3.4. Disposition

A user agent that has processed a Jabber-ID header field can provide appropriate interface elements if it has independent information linking the author of the email or netnews message with the specified Jabber ID (e.g., via a user-controlled address book or automated directory lookup). Such interface elements might include an indicator of "presence" (i.e., that the author is online and available for communication via XMPP) if the user is subscribed to the presence of the author, and an element that enables the user to send an instant message or initiate a text chat session with the author.

4. IANA Considerations

The IANA includes "Jabber-ID" in the Provisional Message Header Field Names Registry. The completed registration template follows.

Header field name:
Applicable protocol:
mail, netnews
Author/Change contoller
Peter Saint-Andre
Specification document:
Related information:
See RFC 6120

[[Note to IANA: The Provisional Message Header Field Names Registry currently includes an entry for "Jabber-ID", with a reference to draft-saintandre-jabberid-08. Please update the registry entry to refer to "RFC XXXX", where "XXX" is the number of the RFC that results from this specification.]]

[[Note to RFC Editor: Please replace "XXXX" with the number of the RFC that results from this specification. Please remove this note, along with the foregoing note, upon publication.]]

5. Security Considerations

Message headers are an existing standard and are designed to easily accommodate new types. Although the Jabber-ID header field could be forged, this problem is inherent in Internet email and netnews; however, because a forged Jabber-ID header field might break automated processing, applications are discouraged from depending on the Jabber-ID header field to indicate the authenticity of an email or netnews message, or the identity of its author or sender. Including the Jabber-ID header field among the signer header fields in DomainKeys Identified Mail (DKIM) can help to mitigate against forging of the header (see [RFC6376]).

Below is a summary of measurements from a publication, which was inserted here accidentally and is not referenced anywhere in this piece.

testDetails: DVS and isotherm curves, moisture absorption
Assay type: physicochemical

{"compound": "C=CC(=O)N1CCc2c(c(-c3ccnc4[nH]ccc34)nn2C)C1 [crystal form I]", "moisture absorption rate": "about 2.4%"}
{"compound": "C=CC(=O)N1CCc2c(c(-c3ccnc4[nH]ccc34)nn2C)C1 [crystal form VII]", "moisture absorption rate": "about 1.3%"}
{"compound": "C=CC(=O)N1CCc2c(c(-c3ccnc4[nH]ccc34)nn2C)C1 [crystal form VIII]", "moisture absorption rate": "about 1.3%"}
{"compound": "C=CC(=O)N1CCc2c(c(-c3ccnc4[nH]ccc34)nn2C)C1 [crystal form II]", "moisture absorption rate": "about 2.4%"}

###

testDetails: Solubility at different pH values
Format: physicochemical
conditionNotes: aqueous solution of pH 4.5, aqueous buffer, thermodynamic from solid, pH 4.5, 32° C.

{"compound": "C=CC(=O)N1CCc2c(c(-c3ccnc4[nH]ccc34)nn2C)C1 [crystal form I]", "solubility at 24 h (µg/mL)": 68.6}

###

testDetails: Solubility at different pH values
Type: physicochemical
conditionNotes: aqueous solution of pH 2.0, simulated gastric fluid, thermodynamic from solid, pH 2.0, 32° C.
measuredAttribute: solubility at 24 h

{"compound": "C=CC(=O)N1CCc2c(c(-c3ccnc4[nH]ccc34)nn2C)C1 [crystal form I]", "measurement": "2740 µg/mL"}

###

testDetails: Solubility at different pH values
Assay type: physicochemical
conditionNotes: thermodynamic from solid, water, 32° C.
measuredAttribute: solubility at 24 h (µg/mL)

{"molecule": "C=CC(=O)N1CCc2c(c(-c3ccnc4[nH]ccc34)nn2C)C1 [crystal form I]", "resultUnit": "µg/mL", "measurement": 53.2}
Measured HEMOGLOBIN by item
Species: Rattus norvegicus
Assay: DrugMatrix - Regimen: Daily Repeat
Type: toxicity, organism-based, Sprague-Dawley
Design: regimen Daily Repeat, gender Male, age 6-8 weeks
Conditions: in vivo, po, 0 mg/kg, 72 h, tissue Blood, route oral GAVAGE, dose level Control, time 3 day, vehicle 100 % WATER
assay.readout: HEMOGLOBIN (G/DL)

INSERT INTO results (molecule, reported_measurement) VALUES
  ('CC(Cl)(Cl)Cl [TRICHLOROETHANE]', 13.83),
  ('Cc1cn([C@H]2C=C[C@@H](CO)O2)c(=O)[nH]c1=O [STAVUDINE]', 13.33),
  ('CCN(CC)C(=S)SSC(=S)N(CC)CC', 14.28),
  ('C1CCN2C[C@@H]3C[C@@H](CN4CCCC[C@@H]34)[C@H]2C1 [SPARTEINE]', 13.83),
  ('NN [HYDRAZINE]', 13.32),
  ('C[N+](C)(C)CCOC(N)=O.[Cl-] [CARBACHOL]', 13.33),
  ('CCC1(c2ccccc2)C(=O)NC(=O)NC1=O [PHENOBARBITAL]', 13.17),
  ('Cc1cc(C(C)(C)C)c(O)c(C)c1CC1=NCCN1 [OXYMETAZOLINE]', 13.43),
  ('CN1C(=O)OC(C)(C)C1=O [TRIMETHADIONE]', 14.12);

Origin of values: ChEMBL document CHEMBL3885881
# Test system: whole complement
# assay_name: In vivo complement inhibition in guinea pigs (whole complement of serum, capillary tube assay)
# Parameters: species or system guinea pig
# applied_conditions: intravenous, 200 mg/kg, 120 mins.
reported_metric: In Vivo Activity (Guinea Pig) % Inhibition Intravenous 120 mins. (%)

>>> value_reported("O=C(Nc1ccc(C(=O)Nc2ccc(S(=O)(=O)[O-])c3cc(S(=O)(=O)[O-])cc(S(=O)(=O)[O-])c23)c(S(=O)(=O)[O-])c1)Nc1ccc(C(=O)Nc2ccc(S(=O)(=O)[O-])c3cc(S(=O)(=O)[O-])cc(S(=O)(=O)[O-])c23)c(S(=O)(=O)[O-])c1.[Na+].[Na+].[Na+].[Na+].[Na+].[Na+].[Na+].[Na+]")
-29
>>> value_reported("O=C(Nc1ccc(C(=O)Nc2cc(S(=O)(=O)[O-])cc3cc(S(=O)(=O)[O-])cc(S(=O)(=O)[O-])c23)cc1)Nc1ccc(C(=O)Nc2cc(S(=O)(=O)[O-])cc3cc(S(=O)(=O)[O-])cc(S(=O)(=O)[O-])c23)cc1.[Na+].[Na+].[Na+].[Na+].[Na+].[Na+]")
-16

Advertising XMPP addresses in email or netnews headers might make it easier for malicious users to harvest XMPP addresses and therefore to send unsolicited bulk communications to the users or applications represented by those addresses. Care ought to be taken in balancing the benefits of open information exchange against the potential costs of unwanted communication. An email or netnews user agent that is capable of including the Jabber-ID header field in outgoing email or netnews messages ought to provide an option for its user to disable inclusion of the Jabber-ID header field generally, on a per-recipient basis, and on a per-message basis.

The security considerations discussed in [RFC3986], [RFC3987], [RFC5122], [RFC6120], and [RFC6121] also apply to the Jabber-ID message header.

6. References

6.1. Normative References

[RFC3986] Berners-Lee, T., Fielding, R. and L. Masinter, "Uniform Resource Identifier (URI): Generic Syntax", STD 66, RFC 3986, January 2005.
[RFC3987] Duerst, M. and M. Suignard, "Internationalized Resource Identifiers (IRIs)", RFC 3987, January 2005.
[RFC5122] Saint-Andre, P., "Internationalized Resource Identifiers (IRIs) and Uniform Resource Identifiers (URIs) for the Extensible Messaging and Presence Protocol (XMPP)", RFC 5122, February 2008.
[RFC5234] Crocker, D. and P. Overell, "Augmented BNF for Syntax Specifications: ABNF", STD 68, RFC 5234, January 2008.
[RFC5322] Resnick, P., "Internet Message Format", RFC 5322, October 2008.
[RFC6120] Saint-Andre, P., "Extensible Messaging and Presence Protocol (XMPP): Core", RFC 6120, March 2011.
[UNICODE] The Unicode Consortium, "The Unicode Standard, Version 6.3", 2013.

6.2. Informative References

[RFC20] Cerf, V., "ASCII format for network interchange", RFC 20, October 1969.
[RFC5536] Murchison, K., Lindsey, C. and D. Kohn, "Netnews Article Format", RFC 5536, November 2009.
[RFC6121] Saint-Andre, P., "Extensible Messaging and Presence Protocol (XMPP): Instant Messaging and Presence", RFC 6121, March 2011.
[RFC6376] Crocker, D., Hansen, T. and M. Kucherawy, "DomainKeys Identified Mail (DKIM) Signatures", RFC 6376, September 2011.

Author's Address

Peter Saint-Andre EMail: